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There’s a lot of wild edible plants on my land that I only have theoretical knowledge of. I have read the materials, checked sources, double checked the references and learned the plant’s “face” so I could recognize it when I saw it. One such plant is Trout Lily. My land is on the shady side of the mountain. It’s a wet site which means that the soil stays moist most of the time and there’s a few spots that are downright swampy. I have noticed that the Trout Lilies are always found in those spots that are moist enough for the moss to grow but not actually wet. On the edge of the forest or in the more open portions where the ferns grow well.
The mottled patterns of leaf is pretty hard to mistake.
The nodding yellow flowers are also pretty distinctive. Several of the references I learned from stated that the flower wasn’t really in large supply and that care should be taken as not to over harvest. Other sources say that they’re plentiful but should only be eaten in very small amounts. The reason why is that they are Ematic. In other words, they make you sick to your stomach. Even to the point that it was suggested that it would be useful as a medicine for purging a stomach that has ingested a toxic plant. ( Just a reminder, Forage Friday is not intended to be a substitute for proper training and education. It is for entertainment purposes only. )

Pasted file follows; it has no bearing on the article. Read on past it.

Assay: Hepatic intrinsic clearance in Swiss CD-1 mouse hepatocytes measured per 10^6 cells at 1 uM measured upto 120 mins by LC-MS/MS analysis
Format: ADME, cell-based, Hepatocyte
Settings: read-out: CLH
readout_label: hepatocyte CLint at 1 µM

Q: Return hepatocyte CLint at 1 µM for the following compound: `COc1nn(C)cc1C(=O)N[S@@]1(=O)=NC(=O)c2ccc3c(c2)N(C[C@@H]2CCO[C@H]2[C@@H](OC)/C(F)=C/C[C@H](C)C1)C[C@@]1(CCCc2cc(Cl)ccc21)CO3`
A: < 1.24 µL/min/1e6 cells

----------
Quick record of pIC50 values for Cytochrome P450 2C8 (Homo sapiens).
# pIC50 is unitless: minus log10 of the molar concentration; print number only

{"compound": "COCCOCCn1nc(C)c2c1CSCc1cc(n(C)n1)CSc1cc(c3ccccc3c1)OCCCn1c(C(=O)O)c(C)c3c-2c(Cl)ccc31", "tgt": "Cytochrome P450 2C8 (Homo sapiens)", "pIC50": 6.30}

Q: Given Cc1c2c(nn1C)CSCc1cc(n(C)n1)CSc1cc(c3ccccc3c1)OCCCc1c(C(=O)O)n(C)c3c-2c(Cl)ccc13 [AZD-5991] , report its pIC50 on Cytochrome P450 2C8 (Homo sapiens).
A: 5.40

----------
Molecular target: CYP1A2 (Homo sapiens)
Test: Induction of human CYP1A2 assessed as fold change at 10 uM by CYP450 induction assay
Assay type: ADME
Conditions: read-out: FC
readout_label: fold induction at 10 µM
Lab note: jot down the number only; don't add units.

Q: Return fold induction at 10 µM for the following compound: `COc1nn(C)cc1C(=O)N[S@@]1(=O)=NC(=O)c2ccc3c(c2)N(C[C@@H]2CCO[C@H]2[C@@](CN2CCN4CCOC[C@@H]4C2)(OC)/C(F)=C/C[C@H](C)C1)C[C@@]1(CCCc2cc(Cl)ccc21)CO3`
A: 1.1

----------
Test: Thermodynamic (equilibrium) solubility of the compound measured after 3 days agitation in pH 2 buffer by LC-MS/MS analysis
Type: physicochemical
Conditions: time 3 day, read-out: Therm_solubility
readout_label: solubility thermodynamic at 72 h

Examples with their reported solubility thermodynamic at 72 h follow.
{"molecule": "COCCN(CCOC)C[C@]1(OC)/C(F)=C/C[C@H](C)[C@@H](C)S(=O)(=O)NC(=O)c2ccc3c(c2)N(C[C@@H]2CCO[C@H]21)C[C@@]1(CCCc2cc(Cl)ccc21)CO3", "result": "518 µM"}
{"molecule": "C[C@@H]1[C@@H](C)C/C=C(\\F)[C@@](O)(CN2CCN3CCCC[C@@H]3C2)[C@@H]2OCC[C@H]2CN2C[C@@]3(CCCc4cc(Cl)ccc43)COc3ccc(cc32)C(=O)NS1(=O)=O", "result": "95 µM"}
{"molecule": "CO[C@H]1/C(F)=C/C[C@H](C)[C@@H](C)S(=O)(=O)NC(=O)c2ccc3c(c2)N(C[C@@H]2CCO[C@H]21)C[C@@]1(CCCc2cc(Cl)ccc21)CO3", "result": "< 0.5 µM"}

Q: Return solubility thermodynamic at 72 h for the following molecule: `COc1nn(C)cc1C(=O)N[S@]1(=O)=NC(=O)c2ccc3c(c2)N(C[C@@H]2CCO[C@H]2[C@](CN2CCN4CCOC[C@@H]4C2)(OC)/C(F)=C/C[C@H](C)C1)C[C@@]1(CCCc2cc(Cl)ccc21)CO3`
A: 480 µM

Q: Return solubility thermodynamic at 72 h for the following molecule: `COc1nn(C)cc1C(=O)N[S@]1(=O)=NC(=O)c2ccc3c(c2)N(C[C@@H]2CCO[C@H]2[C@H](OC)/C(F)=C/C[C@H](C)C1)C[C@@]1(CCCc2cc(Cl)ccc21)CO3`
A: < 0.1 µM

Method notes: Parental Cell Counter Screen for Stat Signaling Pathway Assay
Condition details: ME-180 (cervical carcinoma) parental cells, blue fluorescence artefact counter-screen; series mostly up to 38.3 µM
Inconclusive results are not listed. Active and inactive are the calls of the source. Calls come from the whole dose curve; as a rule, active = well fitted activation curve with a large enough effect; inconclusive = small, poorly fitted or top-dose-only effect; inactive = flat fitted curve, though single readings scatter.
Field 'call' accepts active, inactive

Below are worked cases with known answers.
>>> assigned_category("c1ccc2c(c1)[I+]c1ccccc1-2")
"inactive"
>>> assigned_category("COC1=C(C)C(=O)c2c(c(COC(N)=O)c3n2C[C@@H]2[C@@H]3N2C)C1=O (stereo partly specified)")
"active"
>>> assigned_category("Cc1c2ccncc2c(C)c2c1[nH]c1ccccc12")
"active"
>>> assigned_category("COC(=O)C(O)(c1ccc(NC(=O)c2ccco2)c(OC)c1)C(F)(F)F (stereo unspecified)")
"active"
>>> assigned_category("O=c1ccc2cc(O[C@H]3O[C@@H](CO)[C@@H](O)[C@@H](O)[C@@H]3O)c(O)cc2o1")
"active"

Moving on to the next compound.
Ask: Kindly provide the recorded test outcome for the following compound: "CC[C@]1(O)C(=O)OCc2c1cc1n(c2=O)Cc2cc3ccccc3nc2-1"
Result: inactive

With the potential for a foraging excursion gone wrong and not in need of being purged of ingested poison I elected to abstain from Trout Lilies. However, the reference books describe the flavor as being similar to cucumbers and a good addition to salads but emphasis on the vary small amounts within a twenty-four hour period. This made the plant unsuitable for my purposes of finding alternative staple crops and so I never pursued the possibilities. The short availability season also had something to do with that decision. Like the Squirrel Corn and Dutchman’s Breeches they do add a lot of beauty to the edges of my yard. And since I have never actually tried them myself I can’t really say if they’re good. But since they are included in the field guides I’m including them in Forage Friday. As with all of the Forage Friday posts I have to recommend that you don’t rely solely on this post for information about wild edible plants.
The comments are open to the public and if you’re a person who has actually tried this one I’d love to hear about your experience.
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